Usage of High Technology in the Modernization of Chinese Medicine
Many papers have reported the integration of high technology in quality control, manufacturing and clinical evaluation of Chinese medicine. Professor Carelton Gajdusek of France, a Nobel laureate, presented a screening method for active compounds from Chinese herbal medicine using cell culture supported with nanotechnology. The biological clock theory also was integrated with the zi wu liu zhu theory (an ancient Chinese chronotherapy). Professors Halberb (from the United States), Otsuka Kuniaki (from Japan) and Song Kaiyuan (from China) studied theories in community health care and treatment of diseases caused by biological clock disturbance. Jan Van Der Greef from Leiden University (The Netherlands) presented a quality and efficacy evaluation system for Chinese herbal medicine utilizing systematic biology technique.
A research group in Tsinghua University ( China's version of MIT in Beijing) studied the complicity of multiple pharmacological actions of Chinese herbs using hierarchy method to "weigh" the effects of herbs in a logic and numeric way. Wu Bin and his group at Chengdu TCM University studied deficiency-cold syndrome using gene expression profile, tested by gene chips and mathematical modeling. The study is opening up new ways of looking into syndrome-gene expression profiles for an explanation of TCM theory.
Gao Shanlin at China Pharmaceutical University reviewed his group's 20 years of experience in the cultivation and production of Chinese herbs with support of biotechnology. Developing and breeding superior varieties of medicinal plants has demonstrated a significant increase in the quality and yields of herbs.
Prevention and Treatment of Major Epidemics and Diseases With TCM
The efficacies of TCM treatment have been clearly demonstrated in the treatment of new infectious diseases such as SARS, avian flu, AIDS, and pig-borne diseases (such as streptococcus suis, a recent outbreak in Southern China that infected 204 people) in China. The scientific community has recognized that with TCM treatment, the patients had reduced symptoms and fewer complications, and there was lower mortality.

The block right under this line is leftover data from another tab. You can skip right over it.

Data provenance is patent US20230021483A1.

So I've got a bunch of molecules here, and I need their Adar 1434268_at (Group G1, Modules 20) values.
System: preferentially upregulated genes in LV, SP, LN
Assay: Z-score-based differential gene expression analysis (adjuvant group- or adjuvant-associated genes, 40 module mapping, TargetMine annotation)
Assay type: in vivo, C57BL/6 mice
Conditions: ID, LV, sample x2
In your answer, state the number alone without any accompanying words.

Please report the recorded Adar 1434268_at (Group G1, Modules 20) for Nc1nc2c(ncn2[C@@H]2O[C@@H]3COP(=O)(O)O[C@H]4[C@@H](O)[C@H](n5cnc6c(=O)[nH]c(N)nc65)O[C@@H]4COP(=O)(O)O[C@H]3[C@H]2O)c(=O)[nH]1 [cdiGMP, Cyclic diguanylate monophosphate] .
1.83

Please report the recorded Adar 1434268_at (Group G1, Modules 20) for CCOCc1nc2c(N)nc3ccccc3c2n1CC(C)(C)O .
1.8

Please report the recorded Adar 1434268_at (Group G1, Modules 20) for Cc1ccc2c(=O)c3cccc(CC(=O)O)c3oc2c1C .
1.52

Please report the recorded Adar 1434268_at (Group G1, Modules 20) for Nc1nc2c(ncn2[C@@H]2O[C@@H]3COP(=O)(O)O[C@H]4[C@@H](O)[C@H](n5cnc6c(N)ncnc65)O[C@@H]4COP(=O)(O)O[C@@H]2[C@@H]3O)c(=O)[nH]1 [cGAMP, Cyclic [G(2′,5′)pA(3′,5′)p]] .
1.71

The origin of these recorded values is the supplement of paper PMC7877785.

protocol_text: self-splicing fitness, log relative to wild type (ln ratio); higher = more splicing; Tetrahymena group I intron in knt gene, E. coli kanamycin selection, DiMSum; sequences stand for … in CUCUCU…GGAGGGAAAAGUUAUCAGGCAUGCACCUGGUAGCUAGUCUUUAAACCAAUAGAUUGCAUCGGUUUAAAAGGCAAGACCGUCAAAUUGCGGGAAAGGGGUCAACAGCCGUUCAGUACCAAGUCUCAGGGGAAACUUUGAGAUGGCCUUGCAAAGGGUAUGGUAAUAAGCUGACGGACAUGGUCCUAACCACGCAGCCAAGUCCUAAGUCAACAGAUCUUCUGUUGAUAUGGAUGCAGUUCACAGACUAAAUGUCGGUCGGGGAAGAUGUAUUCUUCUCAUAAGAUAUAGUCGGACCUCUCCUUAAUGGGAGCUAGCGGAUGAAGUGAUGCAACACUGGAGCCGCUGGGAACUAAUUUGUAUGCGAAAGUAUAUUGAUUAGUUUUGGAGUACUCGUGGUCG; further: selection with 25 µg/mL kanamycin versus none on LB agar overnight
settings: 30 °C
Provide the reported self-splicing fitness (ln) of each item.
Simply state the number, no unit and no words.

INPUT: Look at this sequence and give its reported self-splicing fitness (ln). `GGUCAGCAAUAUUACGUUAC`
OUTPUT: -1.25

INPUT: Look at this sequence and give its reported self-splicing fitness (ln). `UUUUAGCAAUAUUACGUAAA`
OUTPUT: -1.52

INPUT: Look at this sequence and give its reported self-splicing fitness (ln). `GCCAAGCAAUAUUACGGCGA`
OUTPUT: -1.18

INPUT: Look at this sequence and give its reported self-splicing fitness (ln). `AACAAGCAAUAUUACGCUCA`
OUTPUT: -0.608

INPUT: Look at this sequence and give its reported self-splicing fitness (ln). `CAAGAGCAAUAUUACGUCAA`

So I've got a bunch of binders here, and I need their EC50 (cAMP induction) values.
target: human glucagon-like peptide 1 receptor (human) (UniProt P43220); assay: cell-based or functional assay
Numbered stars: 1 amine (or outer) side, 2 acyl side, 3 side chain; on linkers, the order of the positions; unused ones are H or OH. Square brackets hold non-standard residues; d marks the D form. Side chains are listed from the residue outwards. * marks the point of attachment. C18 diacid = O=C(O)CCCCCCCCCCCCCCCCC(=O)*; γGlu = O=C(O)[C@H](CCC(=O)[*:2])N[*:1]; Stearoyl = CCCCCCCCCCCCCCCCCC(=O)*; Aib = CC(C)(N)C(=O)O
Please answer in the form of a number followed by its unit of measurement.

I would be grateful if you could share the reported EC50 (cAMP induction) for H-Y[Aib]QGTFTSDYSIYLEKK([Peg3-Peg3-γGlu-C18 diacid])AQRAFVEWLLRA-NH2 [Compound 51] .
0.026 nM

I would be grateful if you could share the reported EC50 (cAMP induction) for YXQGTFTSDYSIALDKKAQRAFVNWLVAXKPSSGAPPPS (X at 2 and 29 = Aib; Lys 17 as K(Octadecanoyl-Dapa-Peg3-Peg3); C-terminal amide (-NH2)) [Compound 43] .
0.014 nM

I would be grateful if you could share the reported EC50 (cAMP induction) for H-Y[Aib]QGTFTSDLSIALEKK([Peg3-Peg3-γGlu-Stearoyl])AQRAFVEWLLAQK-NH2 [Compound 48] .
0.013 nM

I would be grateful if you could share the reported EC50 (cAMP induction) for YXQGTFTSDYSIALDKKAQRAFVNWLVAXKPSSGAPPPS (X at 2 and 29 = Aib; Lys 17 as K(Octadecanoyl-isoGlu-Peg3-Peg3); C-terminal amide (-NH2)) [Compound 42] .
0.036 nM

It is clear that TCM treatment has a unique role in chronic diseases such as cancer, chronic kidney failure and stroke. Patients have seen symptom relief and quality-of-life improvement.
Many papers reported on individual therapies in treating different diseases, such as Professor Chen Keji's study on the therapeutic effects of xiong shao capsule on clogging of the blood vessels in coronary heart disease patients after invasive procedures. Professor Zhang Boli presented his findings on the treatment of vascular dementia with the herbal preparation jian nao yi zhi. His study showed significant improvement in the patients' mental and functional disorders.
Evaluation of Clinical Efficacy and Safety of Chinese Herbal Medicine
TCM products are regulated in China. Therapeutic TCM preparations are approved by the State Food and Drug Administration (SFDA; www.sfda.gov.cn/eng) as prescription drugs. The evaluation of the efficacy and safety of these herbal products has become a major issue in China. The following are some areas that have shown significant improvement:
The Ministry of Science and Technology has initiated projects to establish key technologies and platforms to ensure monitoring of clinical studies of TCM herbal drugs. SFDA has begun a certification program to qualify institutions for clinical study of Chinese herbal drugs. These processes have improved the quality of the clinical study institutes.
The design of new herbal drug studies has followed basic scientific designs such as randomization, placebo controls, multi-center observations, etc.
Internationally recognized standards such as Good Clinical Practice. GCP guidance has drastically improved the quality of clinical studies of Chinese herbal drugs.
Database management and biostatistic analysis have been implemented into clinical studies of new herbal drugs. Some projects have incorporated remote input of clinical data to coordinate multi-center studies.
Pharmacokinetic studies of new herbal drugs have begun in some research institutes.
In conclusion, the Second International Science and Technology Conference on Traditional Chinese Medicine evaluated the recent advancements of TCM in China. The march toward modernization of TCM is well on its way. The key players in this process come from governmental agencies, industry entities, educational institutions, and most importantly, the consumers.
The modernization and globalization of TCM is obviously beneficial to China's overall ambitious plan. Its success will not only benefit the health care system in China and around the world, but also create a huge opportunity for the industry, from small farmers in the growing and harvesting fields to big pharmaceutical companies that manufacture a large quantity of TCM products. The keys to these successes are quality and safety. This conference shed some light over these particular areas, and made it clear that we are approaching a very exciting and forward-thinking time for TCM in China.